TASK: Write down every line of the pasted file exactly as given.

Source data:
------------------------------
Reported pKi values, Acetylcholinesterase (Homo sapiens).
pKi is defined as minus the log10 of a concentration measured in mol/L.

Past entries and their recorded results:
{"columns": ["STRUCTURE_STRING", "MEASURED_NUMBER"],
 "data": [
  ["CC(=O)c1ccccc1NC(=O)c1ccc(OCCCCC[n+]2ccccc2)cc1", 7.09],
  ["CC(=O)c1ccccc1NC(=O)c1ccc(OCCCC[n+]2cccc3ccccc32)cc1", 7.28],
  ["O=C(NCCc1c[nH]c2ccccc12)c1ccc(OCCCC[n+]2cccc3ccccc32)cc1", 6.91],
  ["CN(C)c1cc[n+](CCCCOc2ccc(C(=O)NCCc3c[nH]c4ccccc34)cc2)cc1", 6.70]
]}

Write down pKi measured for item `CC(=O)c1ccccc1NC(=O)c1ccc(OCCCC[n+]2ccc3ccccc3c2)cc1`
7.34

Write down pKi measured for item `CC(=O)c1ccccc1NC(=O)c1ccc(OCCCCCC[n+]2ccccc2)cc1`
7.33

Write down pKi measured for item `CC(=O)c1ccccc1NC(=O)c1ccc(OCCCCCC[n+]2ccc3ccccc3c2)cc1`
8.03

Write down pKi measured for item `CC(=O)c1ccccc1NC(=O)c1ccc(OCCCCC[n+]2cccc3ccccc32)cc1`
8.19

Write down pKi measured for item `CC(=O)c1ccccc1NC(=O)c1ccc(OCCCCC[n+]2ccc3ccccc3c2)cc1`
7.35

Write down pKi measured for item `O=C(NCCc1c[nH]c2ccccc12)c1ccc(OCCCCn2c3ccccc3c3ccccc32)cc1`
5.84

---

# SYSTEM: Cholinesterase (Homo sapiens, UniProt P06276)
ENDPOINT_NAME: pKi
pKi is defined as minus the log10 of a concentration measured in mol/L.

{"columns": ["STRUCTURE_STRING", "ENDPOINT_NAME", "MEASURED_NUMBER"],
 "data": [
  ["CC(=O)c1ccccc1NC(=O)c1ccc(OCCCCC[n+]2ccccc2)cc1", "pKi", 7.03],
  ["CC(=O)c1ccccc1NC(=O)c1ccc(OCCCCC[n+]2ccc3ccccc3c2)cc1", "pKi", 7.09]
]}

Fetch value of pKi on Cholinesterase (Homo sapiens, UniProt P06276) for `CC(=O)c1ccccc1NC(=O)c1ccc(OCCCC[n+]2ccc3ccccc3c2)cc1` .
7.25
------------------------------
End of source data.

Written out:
Reported pKi values, Acetylcholinesterase (Homo sapiens).
pKi is defined as minus the log10 of a concentration measured in mol/L.

Past entries and their recorded results:
{"columns": ["STRUCTURE_STRING", "MEASURED_NUMBER"],
 "data": [
  ["CC(=O)c1ccccc1NC(=O)c1ccc(OCCCCC[n+]2ccccc2)cc1", 7.09],
  ["CC(=O)c1ccccc1NC(=O)c1ccc(OCCCC[n+]2cccc3ccccc32)cc1", 7.28],
  ["O=C(NCCc1c[nH]c2ccccc12)c1ccc(OCCCC[n+]2cccc3ccccc32)cc1", 6.91],
  ["CN(C)c1cc[n+](CCCCOc2ccc(C(=O)NCCc3c[nH]c4ccccc34)cc2)cc1", 6.70]
]}

Write down pKi measured for item `CC(=O)c1ccccc1NC(=O)c1ccc(OCCCC[n+]2ccc3ccccc3c2)cc1`
7.34

Write down pKi measured for item `CC(=O)c1ccccc1NC(=O)c1ccc(OCCCCCC[n+]2ccccc2)cc1`
7.33

Write down pKi measured for item `CC(=O)c1ccccc1NC(=O)c1ccc(OCCCCCC[n+]2ccc3ccccc3c2)cc1`
8.03

Write down pKi measured for item `CC(=O)c1ccccc1NC(=O)c1ccc(OCCCCC[n+]2cccc3ccccc32)cc1`
8.19

Write down pKi measured for item `CC(=O)c1ccccc1NC(=O)c1ccc(OCCCCC[n+]2ccc3ccccc3c2)cc1`
7.35

Write down pKi measured for item `O=C(NCCc1c[nH]c2ccccc12)c1ccc(OCCCCn2c3ccccc3c3ccccc32)cc1`
5.84

---

# SYSTEM: Cholinesterase (Homo sapiens, UniProt P06276)
ENDPOINT_NAME: pKi
pKi is defined as minus the log10 of a concentration measured in mol/L.

{"columns": ["STRUCTURE_STRING", "ENDPOINT_NAME", "MEASURED_NUMBER"],
 "data": [
  ["CC(=O)c1ccccc1NC(=O)c1ccc(OCCCCC[n+]2ccccc2)cc1", "pKi", 7.03],
  ["CC(=O)c1ccccc1NC(=O)c1ccc(OCCCCC[n+]2ccc3ccccc3c2)cc1", "pKi", 7.09]
]}

Fetch value of pKi on Cholinesterase (Homo sapiens, UniProt P06276) for `CC(=O)c1ccccc1NC(=O)c1ccc(OCCCC[n+]2ccc3ccccc3c2)cc1` .
7.25